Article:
Institutionalising social mobilisation as a social change process

By Steven Sam on August 16, 2015

The emergence of new social mobilisations in developing countries has generated a new opportunity for deliberating and reconceptualising the institutionalisation of Communication and Social Change (CSC) processes in large development organisations. This paper argues the new social mobilisation offers valuable opportunity to better inform the streamlining of institutionalised CSC process in development policies and practices.

In the past decades, the theory of communication for social change has undergone a shift from an era of top-down flows of communication to a new era where horizontal, citizen-led participatory communication process has become the basis for leveraging social change. The underlining conceptualisation of this new era of communication process embraces social change as a dialogical process that involves engaging, listening and amplifying the voices of stakeholders into their own change agenda.

For many years now large development organisations such as the UN agencies and World Bank etc. have embraced and institutionalised CSC into their development policies. But the practices of these organisations around CSC have come under serious academic scrutiny in recent years. For example, in their recent book, Thomas and van de Fliert (2015: 2) raise critical concern that the neoliberal logic within these organisations has subjected CSC theories and practices to mere “behavioural communication and instrumentalist leveraging of information and communication.”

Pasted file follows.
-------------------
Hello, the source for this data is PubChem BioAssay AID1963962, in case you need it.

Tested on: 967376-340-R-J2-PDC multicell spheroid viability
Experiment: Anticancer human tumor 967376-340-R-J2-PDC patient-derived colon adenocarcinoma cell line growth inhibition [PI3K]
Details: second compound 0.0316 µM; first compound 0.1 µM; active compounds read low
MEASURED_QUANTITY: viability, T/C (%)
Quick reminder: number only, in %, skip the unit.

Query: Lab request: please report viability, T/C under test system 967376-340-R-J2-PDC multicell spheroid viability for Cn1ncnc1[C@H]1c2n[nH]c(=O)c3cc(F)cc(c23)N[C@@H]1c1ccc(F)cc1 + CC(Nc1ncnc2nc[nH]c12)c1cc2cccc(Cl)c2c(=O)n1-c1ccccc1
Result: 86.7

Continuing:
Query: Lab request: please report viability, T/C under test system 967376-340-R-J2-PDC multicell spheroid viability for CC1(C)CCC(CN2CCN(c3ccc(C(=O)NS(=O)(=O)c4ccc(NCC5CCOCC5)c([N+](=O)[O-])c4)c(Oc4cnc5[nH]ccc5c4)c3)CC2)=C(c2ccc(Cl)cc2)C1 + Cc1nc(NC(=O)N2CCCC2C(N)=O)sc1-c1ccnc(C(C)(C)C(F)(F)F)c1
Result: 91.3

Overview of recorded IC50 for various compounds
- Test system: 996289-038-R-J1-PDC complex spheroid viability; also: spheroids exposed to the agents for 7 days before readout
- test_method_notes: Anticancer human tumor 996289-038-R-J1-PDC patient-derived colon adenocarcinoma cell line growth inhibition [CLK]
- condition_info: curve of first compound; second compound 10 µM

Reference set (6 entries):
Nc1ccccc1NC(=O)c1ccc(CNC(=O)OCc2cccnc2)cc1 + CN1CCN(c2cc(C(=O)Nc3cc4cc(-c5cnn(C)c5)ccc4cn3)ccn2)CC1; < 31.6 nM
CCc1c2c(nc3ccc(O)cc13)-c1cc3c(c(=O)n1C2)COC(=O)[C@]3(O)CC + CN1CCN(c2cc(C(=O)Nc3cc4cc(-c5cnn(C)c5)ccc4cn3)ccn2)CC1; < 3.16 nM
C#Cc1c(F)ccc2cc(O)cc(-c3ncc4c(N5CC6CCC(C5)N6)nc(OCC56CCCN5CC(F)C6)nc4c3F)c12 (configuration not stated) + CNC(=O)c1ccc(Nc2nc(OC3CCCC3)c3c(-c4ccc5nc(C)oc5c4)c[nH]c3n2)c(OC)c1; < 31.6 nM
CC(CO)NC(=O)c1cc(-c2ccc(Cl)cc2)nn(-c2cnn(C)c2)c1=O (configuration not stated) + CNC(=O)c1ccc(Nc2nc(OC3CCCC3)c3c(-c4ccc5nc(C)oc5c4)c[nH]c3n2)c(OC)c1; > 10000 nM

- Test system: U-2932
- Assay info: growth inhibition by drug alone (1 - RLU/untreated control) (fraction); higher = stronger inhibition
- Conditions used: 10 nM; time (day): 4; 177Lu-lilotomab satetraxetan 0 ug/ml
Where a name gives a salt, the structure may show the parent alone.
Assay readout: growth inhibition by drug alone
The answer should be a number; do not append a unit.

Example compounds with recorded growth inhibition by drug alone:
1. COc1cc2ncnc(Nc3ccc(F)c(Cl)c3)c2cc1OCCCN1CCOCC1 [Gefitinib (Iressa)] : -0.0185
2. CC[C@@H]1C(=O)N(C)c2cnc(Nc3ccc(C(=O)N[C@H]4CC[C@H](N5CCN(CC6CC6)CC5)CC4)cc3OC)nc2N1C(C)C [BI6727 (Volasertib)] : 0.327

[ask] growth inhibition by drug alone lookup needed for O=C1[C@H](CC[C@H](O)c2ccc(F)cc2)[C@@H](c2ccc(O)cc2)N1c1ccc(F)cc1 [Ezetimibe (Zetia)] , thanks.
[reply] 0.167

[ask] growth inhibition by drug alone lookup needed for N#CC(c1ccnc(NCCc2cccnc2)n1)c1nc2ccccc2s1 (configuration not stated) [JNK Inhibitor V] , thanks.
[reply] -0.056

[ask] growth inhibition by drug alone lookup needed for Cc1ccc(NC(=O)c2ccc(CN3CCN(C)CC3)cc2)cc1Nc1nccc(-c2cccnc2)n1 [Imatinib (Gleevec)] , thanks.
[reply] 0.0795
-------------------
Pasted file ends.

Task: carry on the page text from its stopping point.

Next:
Crucial to this understanding is that the principles guiding CSC practices undertaking by these institutions are largely driven by an “invited system-driven space” for communication (Tufte, 2013). In this space citizens are invited to engage in some kind of participatory process, often described in participatory communication literature as “lip service’ (Van de Fliert, 2010). Arguably, the problem with the invited system-driven space is that the very core concepts that characterise CSC such as “participation”, “giving voice” and distribution of “power” are often wrongly interpreted and practiced. As a result, it has been argued that the current practices of CSC in vast development agenda and the arrangement of social order in developing countries have led to less significant empowerment of the stakeholders (Thomas & van de Fliert, 2015).

The evidence of this has partly been manifested in the emergence of neo-Marxist revolutionists across developing nations with their own new bottom-up CSC practices in the form of a new social mobilisation; the popular example being the Arab Spring movements. The new social mobilisation is based on the creation of an informal and non-institutional space propagated largely by digital media technology against the backdrop of challenging power inequity to leverage political and socio-economic opportunities.